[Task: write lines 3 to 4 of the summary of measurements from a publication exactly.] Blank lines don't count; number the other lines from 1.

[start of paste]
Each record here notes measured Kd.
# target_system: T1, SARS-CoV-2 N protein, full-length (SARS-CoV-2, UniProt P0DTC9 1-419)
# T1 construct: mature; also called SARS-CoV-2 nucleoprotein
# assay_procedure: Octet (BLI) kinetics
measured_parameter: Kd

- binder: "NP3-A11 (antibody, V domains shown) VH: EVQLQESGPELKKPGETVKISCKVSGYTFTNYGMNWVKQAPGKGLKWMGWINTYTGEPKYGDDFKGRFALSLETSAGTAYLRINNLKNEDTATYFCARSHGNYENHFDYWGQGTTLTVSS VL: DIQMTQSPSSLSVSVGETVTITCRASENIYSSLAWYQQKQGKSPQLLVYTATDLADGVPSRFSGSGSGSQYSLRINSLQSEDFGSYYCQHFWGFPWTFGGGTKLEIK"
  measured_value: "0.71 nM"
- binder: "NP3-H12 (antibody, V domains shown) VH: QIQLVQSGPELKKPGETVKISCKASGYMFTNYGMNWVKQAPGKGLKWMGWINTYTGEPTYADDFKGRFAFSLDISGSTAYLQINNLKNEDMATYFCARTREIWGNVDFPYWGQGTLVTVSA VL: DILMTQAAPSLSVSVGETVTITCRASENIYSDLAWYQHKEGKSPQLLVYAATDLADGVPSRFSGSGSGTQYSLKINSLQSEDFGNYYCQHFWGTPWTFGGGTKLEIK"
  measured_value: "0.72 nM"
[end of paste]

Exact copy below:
# T1 construct: mature; also called SARS-CoV-2 nucleoprotein
# assay_procedure: Octet (BLI) kinetics